U.S. colleges and universities for the first time are requiring top student athletes to submit to testing for the gene for sickle cell anemia, a mandate aimed at preventing sudden deaths of promising young players but stirring deep fears about reviving dangerous old prejudices.
The screening hopes to identify athletes at high risk for life-threatening complications from intense physical exertion. That way, those with the gene could be monitored more closely and their training could be modified by, for example, allowing more time for rest and drinking more water.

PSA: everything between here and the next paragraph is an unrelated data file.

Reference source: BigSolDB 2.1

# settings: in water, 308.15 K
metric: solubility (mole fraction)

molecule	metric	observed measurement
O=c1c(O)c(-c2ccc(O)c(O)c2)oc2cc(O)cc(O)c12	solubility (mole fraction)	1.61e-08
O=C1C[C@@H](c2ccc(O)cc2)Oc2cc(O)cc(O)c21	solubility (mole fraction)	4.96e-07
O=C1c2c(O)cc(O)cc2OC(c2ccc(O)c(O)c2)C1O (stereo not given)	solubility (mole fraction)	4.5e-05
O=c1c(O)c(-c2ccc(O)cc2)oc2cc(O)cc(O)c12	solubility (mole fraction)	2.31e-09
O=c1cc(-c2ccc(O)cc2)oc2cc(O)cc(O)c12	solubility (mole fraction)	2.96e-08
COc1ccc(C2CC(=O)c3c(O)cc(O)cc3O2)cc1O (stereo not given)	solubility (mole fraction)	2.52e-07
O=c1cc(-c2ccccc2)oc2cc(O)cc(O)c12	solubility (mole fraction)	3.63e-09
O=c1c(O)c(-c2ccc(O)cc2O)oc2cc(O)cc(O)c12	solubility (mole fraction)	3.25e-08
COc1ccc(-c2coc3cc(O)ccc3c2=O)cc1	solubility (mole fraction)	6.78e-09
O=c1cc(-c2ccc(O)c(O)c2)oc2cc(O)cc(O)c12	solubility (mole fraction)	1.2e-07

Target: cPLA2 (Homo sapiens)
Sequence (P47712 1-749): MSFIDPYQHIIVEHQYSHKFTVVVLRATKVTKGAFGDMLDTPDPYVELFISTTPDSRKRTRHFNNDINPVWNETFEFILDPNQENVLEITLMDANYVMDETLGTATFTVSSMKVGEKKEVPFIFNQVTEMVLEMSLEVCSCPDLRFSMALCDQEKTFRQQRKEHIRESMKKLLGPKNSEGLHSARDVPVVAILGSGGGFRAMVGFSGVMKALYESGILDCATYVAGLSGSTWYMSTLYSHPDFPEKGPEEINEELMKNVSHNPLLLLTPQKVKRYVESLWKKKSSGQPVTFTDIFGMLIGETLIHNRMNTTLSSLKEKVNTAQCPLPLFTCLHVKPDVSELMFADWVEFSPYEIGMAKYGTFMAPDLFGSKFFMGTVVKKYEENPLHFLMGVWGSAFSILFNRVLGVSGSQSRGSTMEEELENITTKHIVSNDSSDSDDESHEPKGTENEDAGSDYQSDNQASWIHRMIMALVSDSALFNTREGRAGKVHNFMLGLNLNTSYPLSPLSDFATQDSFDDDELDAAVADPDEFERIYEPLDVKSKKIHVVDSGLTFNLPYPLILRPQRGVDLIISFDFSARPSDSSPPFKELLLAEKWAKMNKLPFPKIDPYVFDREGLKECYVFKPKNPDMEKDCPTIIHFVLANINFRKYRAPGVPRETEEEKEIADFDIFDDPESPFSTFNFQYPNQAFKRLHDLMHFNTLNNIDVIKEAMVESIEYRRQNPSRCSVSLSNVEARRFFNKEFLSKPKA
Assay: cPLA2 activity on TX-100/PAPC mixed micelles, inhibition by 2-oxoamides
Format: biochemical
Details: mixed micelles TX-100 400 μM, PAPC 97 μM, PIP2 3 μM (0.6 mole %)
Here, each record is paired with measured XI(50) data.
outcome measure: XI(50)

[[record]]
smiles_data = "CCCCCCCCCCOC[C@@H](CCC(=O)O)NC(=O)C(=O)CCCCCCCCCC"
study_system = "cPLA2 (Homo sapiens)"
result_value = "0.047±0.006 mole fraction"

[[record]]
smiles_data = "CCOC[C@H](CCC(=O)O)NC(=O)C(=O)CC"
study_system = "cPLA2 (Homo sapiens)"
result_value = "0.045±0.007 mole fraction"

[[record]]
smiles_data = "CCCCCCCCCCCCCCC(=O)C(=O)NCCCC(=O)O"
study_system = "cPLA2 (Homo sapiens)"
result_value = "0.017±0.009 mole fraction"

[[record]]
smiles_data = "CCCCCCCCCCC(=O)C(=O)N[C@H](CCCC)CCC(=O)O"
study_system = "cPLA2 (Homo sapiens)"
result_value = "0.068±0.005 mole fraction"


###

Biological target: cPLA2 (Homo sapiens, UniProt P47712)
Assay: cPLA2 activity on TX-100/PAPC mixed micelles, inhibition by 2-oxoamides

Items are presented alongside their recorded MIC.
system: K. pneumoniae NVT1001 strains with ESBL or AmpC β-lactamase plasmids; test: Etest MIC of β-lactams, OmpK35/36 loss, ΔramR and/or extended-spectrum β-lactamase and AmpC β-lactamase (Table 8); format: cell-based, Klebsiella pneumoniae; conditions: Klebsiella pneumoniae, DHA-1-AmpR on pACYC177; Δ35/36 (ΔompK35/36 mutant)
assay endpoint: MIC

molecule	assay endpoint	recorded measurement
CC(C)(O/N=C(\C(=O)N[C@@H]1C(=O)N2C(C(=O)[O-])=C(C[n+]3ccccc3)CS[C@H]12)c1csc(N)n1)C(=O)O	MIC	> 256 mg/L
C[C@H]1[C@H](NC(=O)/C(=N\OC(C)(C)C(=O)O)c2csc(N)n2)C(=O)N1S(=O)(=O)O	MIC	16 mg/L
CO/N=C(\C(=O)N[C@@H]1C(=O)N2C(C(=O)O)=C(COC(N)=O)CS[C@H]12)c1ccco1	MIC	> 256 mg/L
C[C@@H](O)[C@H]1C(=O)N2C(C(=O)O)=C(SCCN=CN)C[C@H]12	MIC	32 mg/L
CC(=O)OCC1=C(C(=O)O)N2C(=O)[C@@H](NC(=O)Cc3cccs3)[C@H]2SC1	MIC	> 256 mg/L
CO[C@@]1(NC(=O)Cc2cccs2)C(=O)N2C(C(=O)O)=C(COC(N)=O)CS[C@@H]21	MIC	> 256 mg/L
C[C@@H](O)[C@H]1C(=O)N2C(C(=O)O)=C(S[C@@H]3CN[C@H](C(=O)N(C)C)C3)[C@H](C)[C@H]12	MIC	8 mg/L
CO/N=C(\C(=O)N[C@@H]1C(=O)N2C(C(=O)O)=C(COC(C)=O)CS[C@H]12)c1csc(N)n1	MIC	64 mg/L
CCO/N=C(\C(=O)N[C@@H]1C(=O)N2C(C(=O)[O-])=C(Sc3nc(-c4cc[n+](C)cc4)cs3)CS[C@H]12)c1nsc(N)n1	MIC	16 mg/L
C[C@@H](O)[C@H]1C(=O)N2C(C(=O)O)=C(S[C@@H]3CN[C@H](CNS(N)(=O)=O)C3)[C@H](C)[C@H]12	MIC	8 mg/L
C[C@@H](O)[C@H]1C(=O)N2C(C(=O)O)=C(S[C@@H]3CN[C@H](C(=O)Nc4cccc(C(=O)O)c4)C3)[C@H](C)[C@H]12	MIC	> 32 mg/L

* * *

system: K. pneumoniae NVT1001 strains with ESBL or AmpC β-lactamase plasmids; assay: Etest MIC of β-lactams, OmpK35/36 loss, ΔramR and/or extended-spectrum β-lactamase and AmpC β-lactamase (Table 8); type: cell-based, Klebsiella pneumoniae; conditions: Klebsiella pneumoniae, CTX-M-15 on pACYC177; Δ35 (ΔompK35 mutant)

But the prerequisite is evoking some of the most notorious episodes in the nation's history. While less known than the infamous Tuskegee syphilis experiment, for decades blacks were stigmatized by sickle cell because they carried it far more commonly than whites, marking them as supposedly genetically inferior, barring them from jobs, the military, insurance and even discouraging them from marrying and having children.